Friday, May 8, 2015

Why I added nothing to this blog for two and a half years

Until a few days ago, I hadn't posted on this blog since October 5, 2012.

Since October 5, 2012 ...

  • I let the domain names on my websites expire.
  • I stopped submitting to photographic contests.
  • I stopped promoting myself as a photographer.
  • I dropped out of the ASMP (American Society of Media Photographers).

I realized I needed to work on myself and to stop working for an audience, whether real or imagined.  I wasn't selling many pictures, anyway.  I think I had sold less than a dozen images over the internet in the past decade, and perhaps six through the New Hampshire Art Association of which I am a member.  I stopped trying to sell, trying to guess what people wanted to buy, chasing the adrenaline rush from another sale.

I was also chasing the hits on my website, gallery and blog.  I never did Facebook, but that hit count on this blog was just as important to me as the Likes people track with so much attention.

All that stopped.  I started taking pictures for myself again.  I became my only audience.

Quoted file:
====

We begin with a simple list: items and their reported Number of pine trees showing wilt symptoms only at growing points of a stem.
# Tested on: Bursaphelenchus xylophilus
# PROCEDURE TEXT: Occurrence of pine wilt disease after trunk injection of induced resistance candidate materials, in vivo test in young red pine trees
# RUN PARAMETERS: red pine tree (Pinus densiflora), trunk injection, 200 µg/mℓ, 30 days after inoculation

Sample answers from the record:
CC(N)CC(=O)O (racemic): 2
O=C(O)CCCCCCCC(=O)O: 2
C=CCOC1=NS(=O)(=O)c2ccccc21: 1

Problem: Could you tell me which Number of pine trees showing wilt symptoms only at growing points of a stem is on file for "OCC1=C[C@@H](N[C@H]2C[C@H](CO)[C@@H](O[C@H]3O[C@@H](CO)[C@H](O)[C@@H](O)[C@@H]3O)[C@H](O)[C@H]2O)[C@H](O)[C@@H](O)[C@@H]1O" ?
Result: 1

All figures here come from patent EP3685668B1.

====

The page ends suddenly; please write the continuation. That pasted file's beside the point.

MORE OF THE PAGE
I added multiple tens of thousands more images to my archive over the ensuing two and a half years. It was liberating.

Was it just a coincidence that one of the blogs I regularly follow posted an article on this very topic only a couple of days after I began to reflect on these things earlier this month?

Darwin Wiggett, in a post titled Self Awareness as a Barrier to Seeing, wrote
I was constantly sabotaging my own progress in photography by worrying about how I looked to others. 
Even when I shot alone, I was still thinking things like, ‘If I do this funky thing with the flash then people will think I am amazing” Or, “This is awesome! I can’t wait to show people this image; they’ll love it”. In short, I was still worried about my audience. I was shooting for other people and not shooting for myself! And of course I never grew as artist. 
[I]n forgetting about how my photos would appear to others, I started to see. 
Now I just shoot for me and worry little what others will think of my photos. As long as the photos are true to my vision and represent who I am and what I saw, then the photos are a success for me. Letting go of self, competition, and concern for audience is really about letting go of insecurities. Finally, I can fully pursue my creative vision. And in doing so the joy of creation has come back full force. 
[Reprinted with permission of the author.]
Wiggett was speaking for me. That was my prod to write this blog entry.